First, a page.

No Christmas Mass At Notre Dame For First Time In Over 200 Years
A picture shows Notre Dame de Paris Cathedral, on May 12, 2019, as construction work is ongoing to secure the site that was badly damaged by a huge fire last April.
JOEL SAGET/AFP via Getty Images

It will be a true silent night at the Notre Dame Cathedral this year, as there will be no Christmas Mass for the first time since it was briefly converted to the secular “Temple of Reason” during the French Revolution.

“Notre Dame Cathedral is unable to host Christmas services for the first time since the French Revolution, because the Paris landmark was too deeply damaged by this year’s fire,” reported The Associated Press.

“Its exiled clergy, choir and congregation are celebrating the holiday in another Gothic church next to the Louvre Museum instead,” the report continued. “Christmas Eve and Christmas Day services will be held in the Saint-Germain l’Auxerrois church, once used for French royalty. Notre Dame’s rector, Monsignor Patrick Chauvet, will celebrate Mass there Wednesday for Notre Dame’s faithful, accompanied by song from some of Notre Dame’s now-itinerant choir.”

Though the structure remains largely intact, the fire from this past April torched the roof into disrepair and collapsed the spire. It will take nearly a decade to fully bring the church back to its former glory. The Associated Press provided some history around its miraculous survival for nearly a millennia:

The world-renowned cathedral has seen plenty of upheaval since its first stone was laid in 1163. It halted services after revolutionaries overthrew the monarchy and declared Notre Dame “a temple of reason,” but resumed religious activities under Napoleon in 1803, according to cathedral officials.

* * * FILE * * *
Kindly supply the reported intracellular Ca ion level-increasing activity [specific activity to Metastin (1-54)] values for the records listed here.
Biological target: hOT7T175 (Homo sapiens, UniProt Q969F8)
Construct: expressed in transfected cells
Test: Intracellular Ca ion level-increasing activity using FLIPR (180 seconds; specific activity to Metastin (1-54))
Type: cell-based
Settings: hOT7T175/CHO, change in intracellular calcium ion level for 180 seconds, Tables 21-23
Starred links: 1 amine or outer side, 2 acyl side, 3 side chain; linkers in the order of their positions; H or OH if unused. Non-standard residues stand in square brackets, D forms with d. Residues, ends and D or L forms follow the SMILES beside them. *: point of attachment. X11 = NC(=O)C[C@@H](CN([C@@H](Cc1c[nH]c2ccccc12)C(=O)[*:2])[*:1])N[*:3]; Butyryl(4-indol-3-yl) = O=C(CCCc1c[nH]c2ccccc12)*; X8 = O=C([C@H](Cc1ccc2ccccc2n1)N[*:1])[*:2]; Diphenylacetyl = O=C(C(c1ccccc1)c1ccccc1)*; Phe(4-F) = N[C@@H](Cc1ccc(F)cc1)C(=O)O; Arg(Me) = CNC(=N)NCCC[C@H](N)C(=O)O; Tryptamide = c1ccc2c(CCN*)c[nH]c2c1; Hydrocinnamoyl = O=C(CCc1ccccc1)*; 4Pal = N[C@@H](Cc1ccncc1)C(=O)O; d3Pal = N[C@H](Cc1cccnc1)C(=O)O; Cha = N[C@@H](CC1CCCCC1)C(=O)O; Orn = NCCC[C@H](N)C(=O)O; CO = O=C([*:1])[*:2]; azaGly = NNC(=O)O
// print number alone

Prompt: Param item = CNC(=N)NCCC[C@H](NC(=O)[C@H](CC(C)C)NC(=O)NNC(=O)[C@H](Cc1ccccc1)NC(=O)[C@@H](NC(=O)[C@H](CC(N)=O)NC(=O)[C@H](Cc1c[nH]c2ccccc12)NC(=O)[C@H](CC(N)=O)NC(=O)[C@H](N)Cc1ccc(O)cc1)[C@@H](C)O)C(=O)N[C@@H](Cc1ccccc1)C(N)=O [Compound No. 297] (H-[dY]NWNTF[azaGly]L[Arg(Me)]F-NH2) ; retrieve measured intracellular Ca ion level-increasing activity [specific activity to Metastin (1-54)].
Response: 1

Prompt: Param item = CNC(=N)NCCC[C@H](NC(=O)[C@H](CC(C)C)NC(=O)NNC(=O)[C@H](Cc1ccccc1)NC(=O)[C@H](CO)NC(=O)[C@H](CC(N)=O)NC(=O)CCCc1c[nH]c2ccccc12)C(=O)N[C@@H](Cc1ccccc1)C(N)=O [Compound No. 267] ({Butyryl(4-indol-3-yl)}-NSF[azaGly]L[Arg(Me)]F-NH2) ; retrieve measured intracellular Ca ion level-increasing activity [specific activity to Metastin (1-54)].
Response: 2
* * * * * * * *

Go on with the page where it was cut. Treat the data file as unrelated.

It kept going during two world wars, and Nazi occupation. Soldiers guarded its Christmas Mass in 2015, weeks after France’s deadliest-ever terror attacks.

As The Daily Wire’s Emily Zanotti reported, the Notre Dame fire most likely originated from a burning cigarette, leading prosecutors to investigate whether or not the fire resulted from mere negligence. Several weeks after the initial blaze, the scaffolding firm originally charged with renovating the Notre Dame cathedral admitted that construction workers were smoking cigarettes on site. However, the company, Le Bras Freres, denies that it started the fire.

“We condemn it. But the fire started inside the building … so for company Le Bras, this is not a hypothesis, it was not a cigarette butt that set Notre-Dame de Paris on fire,” said Le Bras spokesman Marc Eskenazi.

Following the fire, French President Emmanuel Macron announced that the cathedral will eventually be even “more beautiful,” while also calling for it to be rebuilt in just five years.

“The fire at Notre Dame reminds us that our history never stops and we will always have challenges to overcome,” Macron said. “We will rebuild Notre Dame, more beautiful than before — and I want it done in the next five years. We can do it. After the time of testing comes a time of reflection and then of action.”

Experts speculate, however, that the rebuilding of Notre Dame could take decades. For instance, the roof was comprised of oak beams cut from centuries-old trees that likely do not even exist in Europe today.

“Some of that material may be reusable, and that’s a painstaking exercise. It’s like an archaeological excavation,” Duncan Wilson, chief executive of the conservation organization Historic England, told The Guardian.